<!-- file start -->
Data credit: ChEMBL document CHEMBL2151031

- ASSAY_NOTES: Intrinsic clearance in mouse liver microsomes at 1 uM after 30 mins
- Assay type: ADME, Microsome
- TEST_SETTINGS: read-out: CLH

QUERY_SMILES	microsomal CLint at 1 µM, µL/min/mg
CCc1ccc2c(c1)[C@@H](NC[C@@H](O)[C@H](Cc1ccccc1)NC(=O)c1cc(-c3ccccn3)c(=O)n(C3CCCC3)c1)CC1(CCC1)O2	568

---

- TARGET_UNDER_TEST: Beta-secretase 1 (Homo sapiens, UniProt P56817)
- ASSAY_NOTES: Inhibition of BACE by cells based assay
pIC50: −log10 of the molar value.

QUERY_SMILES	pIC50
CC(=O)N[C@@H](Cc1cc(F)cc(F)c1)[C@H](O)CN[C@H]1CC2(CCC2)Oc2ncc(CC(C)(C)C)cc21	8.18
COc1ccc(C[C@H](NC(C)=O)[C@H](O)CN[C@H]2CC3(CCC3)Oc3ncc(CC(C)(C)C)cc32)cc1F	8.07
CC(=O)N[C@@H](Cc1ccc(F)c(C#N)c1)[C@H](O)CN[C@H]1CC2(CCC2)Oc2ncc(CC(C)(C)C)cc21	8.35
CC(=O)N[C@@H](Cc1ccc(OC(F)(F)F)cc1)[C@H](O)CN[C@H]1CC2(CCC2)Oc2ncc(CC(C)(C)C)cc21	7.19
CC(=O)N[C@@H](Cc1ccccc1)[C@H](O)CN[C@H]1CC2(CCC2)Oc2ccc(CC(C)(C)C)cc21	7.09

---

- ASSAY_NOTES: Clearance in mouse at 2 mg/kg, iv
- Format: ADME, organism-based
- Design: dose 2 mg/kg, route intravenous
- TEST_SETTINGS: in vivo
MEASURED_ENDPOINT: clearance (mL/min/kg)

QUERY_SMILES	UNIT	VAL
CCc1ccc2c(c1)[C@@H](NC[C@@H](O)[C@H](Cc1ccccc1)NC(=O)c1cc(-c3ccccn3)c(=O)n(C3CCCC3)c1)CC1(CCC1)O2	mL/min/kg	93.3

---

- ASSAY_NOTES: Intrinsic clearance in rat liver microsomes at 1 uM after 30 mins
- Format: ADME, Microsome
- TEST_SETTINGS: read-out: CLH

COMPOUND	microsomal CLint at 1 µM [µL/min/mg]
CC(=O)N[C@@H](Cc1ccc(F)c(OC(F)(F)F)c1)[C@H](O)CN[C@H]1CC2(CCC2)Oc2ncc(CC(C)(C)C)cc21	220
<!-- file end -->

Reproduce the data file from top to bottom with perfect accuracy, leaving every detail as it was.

Data credit: ChEMBL document CHEMBL2151031

- ASSAY_NOTES: Intrinsic clearance in mouse liver microsomes at 1 uM after 30 mins
- Assay type: ADME, Microsome
- TEST_SETTINGS: read-out: CLH

QUERY_SMILES	microsomal CLint at 1 µM, µL/min/mg
CCc1ccc2c(c1)[C@@H](NC[C@@H](O)[C@H](Cc1ccccc1)NC(=O)c1cc(-c3ccccn3)c(=O)n(C3CCCC3)c1)CC1(CCC1)O2	568

---

- TARGET_UNDER_TEST: Beta-secretase 1 (Homo sapiens, UniProt P56817)
- ASSAY_NOTES: Inhibition of BACE by cells based assay
pIC50: −log10 of the molar value.

QUERY_SMILES	pIC50
CC(=O)N[C@@H](Cc1cc(F)cc(F)c1)[C@H](O)CN[C@H]1CC2(CCC2)Oc2ncc(CC(C)(C)C)cc21	8.18
COc1ccc(C[C@H](NC(C)=O)[C@H](O)CN[C@H]2CC3(CCC3)Oc3ncc(CC(C)(C)C)cc32)cc1F	8.07
CC(=O)N[C@@H](Cc1ccc(F)c(C#N)c1)[C@H](O)CN[C@H]1CC2(CCC2)Oc2ncc(CC(C)(C)C)cc21	8.35
CC(=O)N[C@@H](Cc1ccc(OC(F)(F)F)cc1)[C@H](O)CN[C@H]1CC2(CCC2)Oc2ncc(CC(C)(C)C)cc21	7.19
CC(=O)N[C@@H](Cc1ccccc1)[C@H](O)CN[C@H]1CC2(CCC2)Oc2ccc(CC(C)(C)C)cc21	7.09

---

- ASSAY_NOTES: Clearance in mouse at 2 mg/kg, iv
- Format: ADME, organism-based
- Design: dose 2 mg/kg, route intravenous
- TEST_SETTINGS: in vivo
MEASURED_ENDPOINT: clearance (mL/min/kg)

QUERY_SMILES	UNIT	VAL
CCc1ccc2c(c1)[C@@H](NC[C@@H](O)[C@H](Cc1ccccc1)NC(=O)c1cc(-c3ccccn3)c(=O)n(C3CCCC3)c1)CC1(CCC1)O2	mL/min/kg	93.3

---

- ASSAY_NOTES: Intrinsic clearance in rat liver microsomes at 1 uM after 30 mins
- Format: ADME, Microsome
- TEST_SETTINGS: read-out: CLH

COMPOUND	microsomal CLint at 1 µM [µL/min/mg]
CC(=O)N[C@@H](Cc1ccc(F)c(OC(F)(F)F)c1)[C@H](O)CN[C@H]1CC2(CCC2)Oc2ncc(CC(C)(C)C)cc21	220